Sales so-so for Mayweather-McGregor
Plenty of high-priced tickets still remain to watch fight at arena.
Floyd Mayweather Jr. and Conor McGregor are apt to flaunt their wealth outside the boxing ring and UFC octagon.
And with ticket prices set for their Aug. 26 fight at one of the highest price points in sports history, both fighters are counting on those attending to do the same.
Ringside seats cost $10,000 apiece at T-Mobile Arena in Las Vegas, the same price for a ticket to Mayweather’s fight against Manny Pacquiao in May 2015. A mid-level ticket in the 20,000-plus-seat arena’s upper bowl will cost $3,500, while the cheapest ticket offered was $500, with those selling out quickly.
Mayweather had a prominent voice in setting the prices, despite some objections by those more astute in the ticket-selling business.
Still, Mayweather, his powerful fight manager Al Haymon and Mayweather Promotions CEO Leonard Ellerbe had reason to aim high in what’s expected to be the 40-year-old fighter’s farewell from the ring against the charismatic McGregor, a 6-1 underdog making his pro boxing debut.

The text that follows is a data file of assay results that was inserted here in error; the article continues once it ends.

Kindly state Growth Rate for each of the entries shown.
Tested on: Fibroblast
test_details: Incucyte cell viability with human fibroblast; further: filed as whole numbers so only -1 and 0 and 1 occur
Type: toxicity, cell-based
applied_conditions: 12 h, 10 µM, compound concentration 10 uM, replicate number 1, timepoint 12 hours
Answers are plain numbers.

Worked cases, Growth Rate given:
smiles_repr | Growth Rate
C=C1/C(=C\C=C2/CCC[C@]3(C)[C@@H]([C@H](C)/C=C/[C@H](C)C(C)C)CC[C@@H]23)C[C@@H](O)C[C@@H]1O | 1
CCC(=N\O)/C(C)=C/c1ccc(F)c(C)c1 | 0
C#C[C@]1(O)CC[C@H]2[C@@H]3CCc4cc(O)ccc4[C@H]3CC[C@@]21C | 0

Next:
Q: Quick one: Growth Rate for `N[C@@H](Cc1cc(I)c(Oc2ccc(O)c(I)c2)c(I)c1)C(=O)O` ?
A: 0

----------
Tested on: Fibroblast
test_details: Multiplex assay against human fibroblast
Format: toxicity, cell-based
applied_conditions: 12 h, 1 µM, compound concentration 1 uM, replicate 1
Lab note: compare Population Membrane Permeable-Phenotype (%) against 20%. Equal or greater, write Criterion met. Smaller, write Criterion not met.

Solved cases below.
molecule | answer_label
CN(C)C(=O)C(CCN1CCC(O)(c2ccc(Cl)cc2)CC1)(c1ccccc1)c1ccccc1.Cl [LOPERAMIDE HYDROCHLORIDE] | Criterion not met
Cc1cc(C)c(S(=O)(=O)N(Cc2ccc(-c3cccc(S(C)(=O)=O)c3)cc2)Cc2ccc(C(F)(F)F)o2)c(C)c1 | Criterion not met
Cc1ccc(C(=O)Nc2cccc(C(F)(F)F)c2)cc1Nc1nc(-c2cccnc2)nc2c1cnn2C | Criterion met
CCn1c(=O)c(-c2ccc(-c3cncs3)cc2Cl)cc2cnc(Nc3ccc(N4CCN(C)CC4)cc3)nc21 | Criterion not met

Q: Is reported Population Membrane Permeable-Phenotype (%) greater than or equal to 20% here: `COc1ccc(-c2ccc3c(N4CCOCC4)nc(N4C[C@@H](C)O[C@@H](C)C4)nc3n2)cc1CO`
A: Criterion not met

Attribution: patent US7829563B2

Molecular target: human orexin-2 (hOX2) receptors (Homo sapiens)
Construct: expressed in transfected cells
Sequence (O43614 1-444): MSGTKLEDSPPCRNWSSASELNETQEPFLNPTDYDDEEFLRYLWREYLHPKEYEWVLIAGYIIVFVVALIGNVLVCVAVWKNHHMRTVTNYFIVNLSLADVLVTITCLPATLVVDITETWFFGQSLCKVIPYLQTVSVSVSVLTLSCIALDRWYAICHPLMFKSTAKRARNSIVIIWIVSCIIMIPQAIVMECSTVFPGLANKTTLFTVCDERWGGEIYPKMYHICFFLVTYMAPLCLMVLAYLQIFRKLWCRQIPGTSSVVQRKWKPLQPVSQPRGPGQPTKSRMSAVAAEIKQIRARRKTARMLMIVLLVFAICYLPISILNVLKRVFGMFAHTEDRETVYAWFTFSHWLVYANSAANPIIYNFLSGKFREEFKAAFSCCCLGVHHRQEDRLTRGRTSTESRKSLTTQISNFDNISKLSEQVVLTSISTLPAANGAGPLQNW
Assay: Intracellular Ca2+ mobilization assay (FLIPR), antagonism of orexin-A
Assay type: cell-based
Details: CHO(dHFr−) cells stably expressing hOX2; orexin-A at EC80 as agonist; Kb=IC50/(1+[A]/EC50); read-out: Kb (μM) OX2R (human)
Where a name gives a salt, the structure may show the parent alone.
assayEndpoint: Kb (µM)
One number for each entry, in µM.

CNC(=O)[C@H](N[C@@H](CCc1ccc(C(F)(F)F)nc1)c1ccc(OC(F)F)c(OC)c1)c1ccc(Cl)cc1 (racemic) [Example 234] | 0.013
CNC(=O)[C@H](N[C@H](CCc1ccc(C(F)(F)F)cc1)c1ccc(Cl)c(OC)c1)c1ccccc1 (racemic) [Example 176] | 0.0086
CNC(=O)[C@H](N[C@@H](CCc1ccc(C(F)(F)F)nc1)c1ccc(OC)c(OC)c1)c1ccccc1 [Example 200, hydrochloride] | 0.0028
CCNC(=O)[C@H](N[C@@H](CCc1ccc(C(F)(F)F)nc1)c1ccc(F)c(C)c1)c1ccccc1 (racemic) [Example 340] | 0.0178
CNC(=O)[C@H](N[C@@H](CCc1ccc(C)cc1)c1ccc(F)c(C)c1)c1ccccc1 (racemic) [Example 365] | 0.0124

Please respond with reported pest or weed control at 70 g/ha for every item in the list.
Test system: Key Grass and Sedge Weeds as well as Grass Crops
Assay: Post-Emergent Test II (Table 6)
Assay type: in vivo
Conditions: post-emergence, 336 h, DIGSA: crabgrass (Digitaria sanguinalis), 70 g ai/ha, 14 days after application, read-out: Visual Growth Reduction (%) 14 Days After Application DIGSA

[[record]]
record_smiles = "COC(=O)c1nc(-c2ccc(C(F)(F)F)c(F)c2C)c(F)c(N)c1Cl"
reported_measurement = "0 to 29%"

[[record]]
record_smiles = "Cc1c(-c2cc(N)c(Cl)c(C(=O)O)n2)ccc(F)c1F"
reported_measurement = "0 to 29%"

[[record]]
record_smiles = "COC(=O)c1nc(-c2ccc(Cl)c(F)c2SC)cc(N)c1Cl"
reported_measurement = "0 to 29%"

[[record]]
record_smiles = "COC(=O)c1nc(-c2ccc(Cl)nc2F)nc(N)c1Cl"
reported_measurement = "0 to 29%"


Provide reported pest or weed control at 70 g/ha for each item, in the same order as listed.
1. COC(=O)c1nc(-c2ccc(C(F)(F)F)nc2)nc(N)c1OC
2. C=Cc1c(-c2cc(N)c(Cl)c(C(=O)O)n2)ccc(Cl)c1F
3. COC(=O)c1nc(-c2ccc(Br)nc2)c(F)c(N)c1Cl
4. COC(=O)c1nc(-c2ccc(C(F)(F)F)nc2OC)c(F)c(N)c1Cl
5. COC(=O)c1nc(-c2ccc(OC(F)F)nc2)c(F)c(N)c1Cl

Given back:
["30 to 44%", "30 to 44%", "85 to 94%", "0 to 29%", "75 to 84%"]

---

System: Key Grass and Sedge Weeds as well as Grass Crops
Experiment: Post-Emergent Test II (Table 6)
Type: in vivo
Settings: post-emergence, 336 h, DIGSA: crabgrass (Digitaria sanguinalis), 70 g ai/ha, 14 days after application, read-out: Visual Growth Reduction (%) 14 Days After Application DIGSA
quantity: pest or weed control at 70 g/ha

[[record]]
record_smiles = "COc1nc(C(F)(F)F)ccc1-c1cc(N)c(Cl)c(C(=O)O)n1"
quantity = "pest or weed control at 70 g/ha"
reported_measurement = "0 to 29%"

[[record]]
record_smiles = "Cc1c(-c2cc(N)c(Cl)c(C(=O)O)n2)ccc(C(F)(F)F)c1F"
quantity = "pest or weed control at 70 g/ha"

Their four-city international press tour to Los Angeles, Toronto, New York and London last month proved they’d captured the world’s attention as more than 10,000 fans appeared at each stop to hail and jeer the five-division champion Mayweather and recent two-belt UFC champion McGregor.
“I’ve never seen anything like it,” said AEG President Dan Beckerman, whose company staged three of the tour stops and counts T-Mobile Arena among its sports empire. “I was blown away by the response for the press conferences. It was clear that the demand for this fight was going to be incredible.”
The question now is will that enthusiasm fill the arena?
Officials connected to the public sale of tickets said that as of late last week, 3,000 seats remain, with brokers and ticketing agents estimating 4,000 more are still available to buy on their secondary market less than three weeks before the event.
“This money-grab fight is a promotion to see how much can be made off one night. It’s all about money,” said Oscar De La Hoya, a fight promoter and former six-division world champion.
“Yes, this is a business, but everyone’s forgetting about the fight, which Mayweather-McGregor is not.”